Food and Water Security (SUST5002)


This unit explores the imperatives and challenges of ensuring an adequate supply of water and nutritious food in the face of changes in global markets, the environment and human population. These challenges will be examined in the context of access and potential trends in supply and demand. Factors influencing trends in supply include environmental degradation, climate change, energy scarcity, technology, changes in population and the patterns of global prosperity, growing urbanisation, and increased consumption. The unit will consider the underlying policy, economic and market-driven forces that play an important role in affecting both supply and demand. The needs of both developing and developed nations will be compared and the role of international, national and regional mechanisms will be discussed. Placing some emphasis on the relevance to Australia, the unit will explore available actions across a range of organisational levels such as communities, governments and NGOs.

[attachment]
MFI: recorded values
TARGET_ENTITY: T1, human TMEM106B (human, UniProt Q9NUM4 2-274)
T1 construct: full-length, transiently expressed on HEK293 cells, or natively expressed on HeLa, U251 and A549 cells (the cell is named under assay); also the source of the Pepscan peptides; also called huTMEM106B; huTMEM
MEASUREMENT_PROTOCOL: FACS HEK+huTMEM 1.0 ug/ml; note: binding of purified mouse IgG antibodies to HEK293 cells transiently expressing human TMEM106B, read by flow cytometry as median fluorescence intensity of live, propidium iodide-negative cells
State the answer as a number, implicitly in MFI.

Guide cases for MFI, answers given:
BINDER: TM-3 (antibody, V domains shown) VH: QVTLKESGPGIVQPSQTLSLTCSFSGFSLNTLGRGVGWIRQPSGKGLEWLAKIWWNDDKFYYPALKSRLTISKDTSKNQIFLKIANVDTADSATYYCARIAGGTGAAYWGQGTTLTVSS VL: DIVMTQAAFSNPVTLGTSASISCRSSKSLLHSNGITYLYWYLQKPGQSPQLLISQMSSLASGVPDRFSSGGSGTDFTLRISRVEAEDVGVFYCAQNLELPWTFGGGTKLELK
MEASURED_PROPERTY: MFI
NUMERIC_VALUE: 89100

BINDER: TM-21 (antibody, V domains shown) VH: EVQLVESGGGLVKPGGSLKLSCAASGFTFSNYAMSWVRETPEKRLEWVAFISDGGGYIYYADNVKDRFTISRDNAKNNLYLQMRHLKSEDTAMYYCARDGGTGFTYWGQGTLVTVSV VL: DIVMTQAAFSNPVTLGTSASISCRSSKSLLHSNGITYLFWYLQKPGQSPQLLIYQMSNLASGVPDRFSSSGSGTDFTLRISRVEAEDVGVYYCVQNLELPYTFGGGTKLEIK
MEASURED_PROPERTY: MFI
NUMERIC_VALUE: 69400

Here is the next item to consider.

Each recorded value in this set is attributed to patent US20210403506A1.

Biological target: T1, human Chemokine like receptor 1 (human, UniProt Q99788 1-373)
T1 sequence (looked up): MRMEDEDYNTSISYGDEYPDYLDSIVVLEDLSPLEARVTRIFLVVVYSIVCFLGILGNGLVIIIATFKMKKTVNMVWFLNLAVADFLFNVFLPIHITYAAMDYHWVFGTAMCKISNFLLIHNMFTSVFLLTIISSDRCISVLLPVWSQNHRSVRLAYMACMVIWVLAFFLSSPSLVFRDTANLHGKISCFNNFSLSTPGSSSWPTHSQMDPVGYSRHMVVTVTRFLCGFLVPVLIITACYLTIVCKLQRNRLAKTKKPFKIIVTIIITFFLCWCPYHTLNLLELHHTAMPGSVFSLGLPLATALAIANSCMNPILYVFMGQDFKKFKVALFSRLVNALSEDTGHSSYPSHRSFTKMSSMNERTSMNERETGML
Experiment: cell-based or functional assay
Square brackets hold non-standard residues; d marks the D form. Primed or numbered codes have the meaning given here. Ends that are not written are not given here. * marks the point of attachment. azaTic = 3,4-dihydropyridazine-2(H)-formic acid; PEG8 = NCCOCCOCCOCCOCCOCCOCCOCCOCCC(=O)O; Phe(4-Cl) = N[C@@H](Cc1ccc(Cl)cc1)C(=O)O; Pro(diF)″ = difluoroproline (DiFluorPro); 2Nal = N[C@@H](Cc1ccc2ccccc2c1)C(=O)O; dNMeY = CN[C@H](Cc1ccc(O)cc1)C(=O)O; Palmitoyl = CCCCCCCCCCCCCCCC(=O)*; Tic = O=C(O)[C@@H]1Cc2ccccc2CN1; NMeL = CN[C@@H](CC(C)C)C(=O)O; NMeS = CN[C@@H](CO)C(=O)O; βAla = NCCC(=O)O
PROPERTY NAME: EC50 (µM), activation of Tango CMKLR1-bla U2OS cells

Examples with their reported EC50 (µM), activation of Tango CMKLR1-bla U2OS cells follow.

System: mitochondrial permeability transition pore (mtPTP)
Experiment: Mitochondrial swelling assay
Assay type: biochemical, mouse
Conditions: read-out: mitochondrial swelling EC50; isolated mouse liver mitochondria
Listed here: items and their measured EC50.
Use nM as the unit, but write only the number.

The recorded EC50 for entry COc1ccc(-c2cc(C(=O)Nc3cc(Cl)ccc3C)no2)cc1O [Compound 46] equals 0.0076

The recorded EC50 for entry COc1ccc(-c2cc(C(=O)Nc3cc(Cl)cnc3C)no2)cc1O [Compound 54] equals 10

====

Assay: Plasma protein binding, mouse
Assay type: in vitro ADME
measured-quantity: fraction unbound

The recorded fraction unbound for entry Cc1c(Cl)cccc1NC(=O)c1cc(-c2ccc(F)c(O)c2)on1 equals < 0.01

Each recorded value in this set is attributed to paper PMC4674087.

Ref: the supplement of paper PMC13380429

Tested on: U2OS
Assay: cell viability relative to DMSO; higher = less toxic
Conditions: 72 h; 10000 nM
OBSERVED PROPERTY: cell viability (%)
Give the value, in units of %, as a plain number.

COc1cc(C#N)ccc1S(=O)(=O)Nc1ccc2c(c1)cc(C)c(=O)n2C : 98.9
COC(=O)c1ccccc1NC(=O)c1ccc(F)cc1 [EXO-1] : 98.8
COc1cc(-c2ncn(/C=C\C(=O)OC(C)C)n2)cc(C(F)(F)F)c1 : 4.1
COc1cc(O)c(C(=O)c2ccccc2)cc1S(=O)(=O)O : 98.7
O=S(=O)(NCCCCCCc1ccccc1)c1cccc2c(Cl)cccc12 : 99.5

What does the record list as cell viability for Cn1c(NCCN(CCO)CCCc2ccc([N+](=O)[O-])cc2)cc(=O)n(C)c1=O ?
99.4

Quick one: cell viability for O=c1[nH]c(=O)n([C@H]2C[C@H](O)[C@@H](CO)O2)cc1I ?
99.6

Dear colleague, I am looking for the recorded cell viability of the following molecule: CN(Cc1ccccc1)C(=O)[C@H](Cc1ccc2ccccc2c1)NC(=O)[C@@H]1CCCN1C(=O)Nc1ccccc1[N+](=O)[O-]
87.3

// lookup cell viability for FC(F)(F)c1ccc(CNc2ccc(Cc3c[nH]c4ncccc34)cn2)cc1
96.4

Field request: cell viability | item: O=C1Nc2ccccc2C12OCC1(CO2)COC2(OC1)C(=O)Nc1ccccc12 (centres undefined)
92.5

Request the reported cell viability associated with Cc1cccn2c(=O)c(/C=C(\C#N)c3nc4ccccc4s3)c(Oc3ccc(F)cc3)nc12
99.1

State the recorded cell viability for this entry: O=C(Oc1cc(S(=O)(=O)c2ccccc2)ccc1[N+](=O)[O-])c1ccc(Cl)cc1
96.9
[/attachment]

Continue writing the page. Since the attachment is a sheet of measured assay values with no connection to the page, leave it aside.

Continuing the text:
Our courses that offer this unit of study

Further unit of study information


One 2 to 2.5 hour interactive lecture per week presented in an intensive format with up to four hours per week spent on a combination of additional (e.g. on-line) learning tasks, small group sessions and consultation with lecturers.


Essays, short written assignments (100%)

Faculty/department permission required?


Unit of study rules



Additional Information

This unit of study involves essay-writing. Academic writing skills equivalent to HSC Advanced English or significant consultation via the Writing Hub is assumed.

Study this unit outside a degree

Non-award/non-degree study

If you wish to undertake one or more units of study (subjects) for your own interest but not towards a degree, you may enrol in single units as a non-award student.

Cross-institutional study

If you are from another Australian tertiary institution you may be permitted to underake cross-institutional study in one or more units of study at the University of Sydney.